Some posts contain affiliate links to products we personally use and believe will benefit our readers. As Amazon Associates and affiliate program participants, we earn from qualifying purchases. See our Disclosure for details.
Our delectable dinner at the Granville Hotel in Waterford ended with a lesson in how to make an Irish coffee. But not just any Irish coffee. When a hostess arrived to show us an easy way to make it, our tour guide Mick broke out a bottle of Jameson Irish whiskey. You can't make Irish Coffee without it.
The origin of Irish coffee – it's all about the whiskey
Legend has it that the original Irish coffee was invented in the 1940s by Joe Sheridan, who worked at an air terminal in County Limerick, western Ireland. On a rainy, blustery winter evening, a small group of American passengers disembarked from a Pan Am Clipper, after having unsuccessfully tried for 10 hours to reach Canada.
Sheridan saw how cold, wet and miserable they were. He knew from experience that a cup of coffee just wouldn’t do the job, so he decided to warm the passengers up a bit with a new concoction.
When the passengers asked if they were being served Brazilian coffee, Sheridan shook his head and told them it was “Irish coffee”. It was a huge hit.
What Irish coffee is made from
Google “how to make Irish coffee” and you’ll find a slew of different recipes. The amounts may differ and the procedure may vary, but they all are served in the same stemmed glass coffee mug and they all contain the same four ingredients:
- hot coffee, and
- heavy cream.
That said, it’s amazing how many Irish bars and restaurants have no clue how to make a good Irish coffee. If you order one and it’s not a beautiful, layered creation, they didn’t make it right.
One thing to note about the whiskey: Never let them serve you budget whiskey. If it isn't good enough to drink on its own, it's not going to be any good in the coffee, either.
Is Jameson brand required?
Dan and I are the first ones to tell you that we're not fond of whiskeys, scotches or bourbons. We had never tried Jameson before, and to be honest, we were shocked that we actually liked it.
Anyway, this is why I specifically mentioned Jameson Irish Whiskey in this article. It's not a snub to any other Irish distiller, but we only mention companies we have first-hand experience with.
Tip: If you work at Bushmills or another distillery, let us know. We'll be happy to visit and then share our experience on this blog.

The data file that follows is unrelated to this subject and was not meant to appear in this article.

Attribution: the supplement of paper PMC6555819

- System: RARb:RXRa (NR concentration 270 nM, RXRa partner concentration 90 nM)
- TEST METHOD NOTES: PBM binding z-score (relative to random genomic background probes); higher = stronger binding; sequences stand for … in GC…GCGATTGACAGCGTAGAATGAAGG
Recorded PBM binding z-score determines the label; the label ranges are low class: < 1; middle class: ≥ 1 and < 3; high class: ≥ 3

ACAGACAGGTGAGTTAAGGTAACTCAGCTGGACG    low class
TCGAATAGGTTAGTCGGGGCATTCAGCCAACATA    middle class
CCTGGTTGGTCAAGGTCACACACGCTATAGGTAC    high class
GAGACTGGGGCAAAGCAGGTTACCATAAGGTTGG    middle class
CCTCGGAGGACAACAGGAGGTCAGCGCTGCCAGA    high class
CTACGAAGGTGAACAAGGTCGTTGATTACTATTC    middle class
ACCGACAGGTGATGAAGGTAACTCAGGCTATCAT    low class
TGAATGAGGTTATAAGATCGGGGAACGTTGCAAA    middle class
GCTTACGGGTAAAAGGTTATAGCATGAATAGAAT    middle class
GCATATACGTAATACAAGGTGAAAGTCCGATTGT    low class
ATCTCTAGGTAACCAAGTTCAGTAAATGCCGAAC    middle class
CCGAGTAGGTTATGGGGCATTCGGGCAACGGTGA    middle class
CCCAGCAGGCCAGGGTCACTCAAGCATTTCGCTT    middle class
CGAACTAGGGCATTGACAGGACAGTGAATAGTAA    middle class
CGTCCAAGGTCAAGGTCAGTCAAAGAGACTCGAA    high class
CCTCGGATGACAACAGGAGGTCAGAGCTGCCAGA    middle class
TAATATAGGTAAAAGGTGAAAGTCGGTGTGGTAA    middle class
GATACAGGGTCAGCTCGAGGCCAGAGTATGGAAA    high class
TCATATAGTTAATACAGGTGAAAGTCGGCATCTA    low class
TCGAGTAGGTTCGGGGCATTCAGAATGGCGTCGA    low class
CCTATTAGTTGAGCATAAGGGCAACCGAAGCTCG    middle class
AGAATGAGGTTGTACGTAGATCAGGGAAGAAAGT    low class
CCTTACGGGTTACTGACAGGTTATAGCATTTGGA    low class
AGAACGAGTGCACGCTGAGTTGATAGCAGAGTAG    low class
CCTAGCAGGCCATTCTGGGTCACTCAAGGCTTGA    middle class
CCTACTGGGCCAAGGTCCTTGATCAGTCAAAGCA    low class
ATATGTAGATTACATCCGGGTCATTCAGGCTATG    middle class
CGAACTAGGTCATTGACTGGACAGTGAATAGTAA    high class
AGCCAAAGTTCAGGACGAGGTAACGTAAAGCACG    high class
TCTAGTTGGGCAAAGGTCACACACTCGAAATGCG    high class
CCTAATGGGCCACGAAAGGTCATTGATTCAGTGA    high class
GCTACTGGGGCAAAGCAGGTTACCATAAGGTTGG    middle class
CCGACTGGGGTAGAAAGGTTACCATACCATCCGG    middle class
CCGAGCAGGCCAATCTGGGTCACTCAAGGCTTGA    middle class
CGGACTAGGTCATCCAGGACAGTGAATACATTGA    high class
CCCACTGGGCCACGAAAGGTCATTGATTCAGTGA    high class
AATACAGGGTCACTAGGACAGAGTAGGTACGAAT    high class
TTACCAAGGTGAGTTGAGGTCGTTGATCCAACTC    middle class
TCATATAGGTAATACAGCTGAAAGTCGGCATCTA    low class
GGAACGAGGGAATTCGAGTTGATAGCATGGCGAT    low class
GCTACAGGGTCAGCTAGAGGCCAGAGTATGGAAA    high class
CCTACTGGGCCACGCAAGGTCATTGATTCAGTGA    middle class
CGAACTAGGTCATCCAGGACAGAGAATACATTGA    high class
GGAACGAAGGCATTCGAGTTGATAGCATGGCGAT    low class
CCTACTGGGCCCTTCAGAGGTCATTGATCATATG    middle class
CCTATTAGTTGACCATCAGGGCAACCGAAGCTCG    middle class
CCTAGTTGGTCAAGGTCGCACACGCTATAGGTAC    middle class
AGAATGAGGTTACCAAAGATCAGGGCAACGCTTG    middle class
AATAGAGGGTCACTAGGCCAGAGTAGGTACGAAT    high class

Recipe for Jameson Irish coffee
- 2 oz Jameson whiskey
- 2 tsp turbinado sugar (known to the Irish as “brown sugar”)
- 6 oz freshly brewed, hot coffee
- heavy cream
- Put a teaspoon into a glass coffee mug (the kind with a stem) and pour some boiling water into it to warm it up. (The spoon is there to reduce the chance that the glass will crack, but be careful!) Swirl the water around and pour it out.
- Pour the whiskey into the glass.
- Add the sugar.
- Add coffee up to within an inch from the rim.
- Stir until all the sugar has dissolved. (The sugar makes the cream float on top, so don’t try to use artificial sweetener.)
- Hold the spoon just above the surface of the coffee. Carefully pour the cream onto the spoon. The cream will slowly flow over the edge of the spoon and rest on top of the coffee. (Now you’ll have a glass of black coffee with a white layer of cream on top.)
- Serve the coffee on a plate with NO SPOON.
- Drink the coffee through the layer of cream.
Most recipes specify heavy cream, and some say that lightly whipping it helps to keep it afloat. The fresh cream we used at Granville had been whipped so perfectly that we could just plop thick spoons-full on top.
How our Irish coffee lesson turned out
The coffees were delicious, but I was so horrified to see them using instant coffee instead of fresh brewed that just I couldn’t bring myself to finish it. Blecch. Gag. Our guide Mitch kindly gave me a hefty dose of Jameson to compensate. Must. Hire. Him. Again.
Dan, however, is nowhere near the coffee snob that I am. He had no problem with devouring every drop of his creation.
Irish coffee variations
While everyone was making and enjoying the coffee, the conversations turned to variations on the theme. So many bars and restaurants have come up with variations that there are entire web pages devoted to hot alcoholic coffee drinks.
Here are a few just for fun. Maybe you can come up with others.
- Scotch whisky – Highland Coffee
- Bailey’s Irish Cream – Bailey’s Coffee
- Drambuie – Bonnie Prince Charlie Coffee
- Cognac – French/Napoleon/Royal Coffee
- Asbach Uralt brandy – Rüdesheimer Coffee
- Tia Maria – Calypso Coffee
- Vodka – Russian Coffee
- Dark rum – Jamaican / Caribbean Coffee
- Tequila & Kahlua – Mexican Coffee
- Brandy & Tia Maria – Spanish Coffee
Tip: If you are using a sweet liqueur such as Tia Maria, you won’t need to add the sugar. The liqueur will have enough sugar to keep the cream afloat.
Okay, you saw the fun we had, now here's how Jameson makes Irish Coffee
After you watch this video, continue scrolling down for more on making it yourself.